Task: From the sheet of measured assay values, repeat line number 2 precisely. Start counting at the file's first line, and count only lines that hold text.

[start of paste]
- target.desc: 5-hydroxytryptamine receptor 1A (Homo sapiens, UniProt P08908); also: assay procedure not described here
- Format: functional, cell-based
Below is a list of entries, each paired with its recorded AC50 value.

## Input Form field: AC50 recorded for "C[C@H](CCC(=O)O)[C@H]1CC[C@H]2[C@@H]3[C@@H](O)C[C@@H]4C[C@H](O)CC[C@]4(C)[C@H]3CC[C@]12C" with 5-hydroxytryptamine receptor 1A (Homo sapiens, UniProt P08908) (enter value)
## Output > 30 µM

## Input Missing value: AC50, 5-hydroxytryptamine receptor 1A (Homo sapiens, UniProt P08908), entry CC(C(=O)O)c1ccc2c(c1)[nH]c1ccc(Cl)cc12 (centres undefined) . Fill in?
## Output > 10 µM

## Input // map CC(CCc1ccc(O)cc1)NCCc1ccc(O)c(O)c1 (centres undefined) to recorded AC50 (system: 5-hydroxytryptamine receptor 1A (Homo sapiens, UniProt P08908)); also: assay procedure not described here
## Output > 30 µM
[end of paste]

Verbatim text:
- Format: functional, cell-based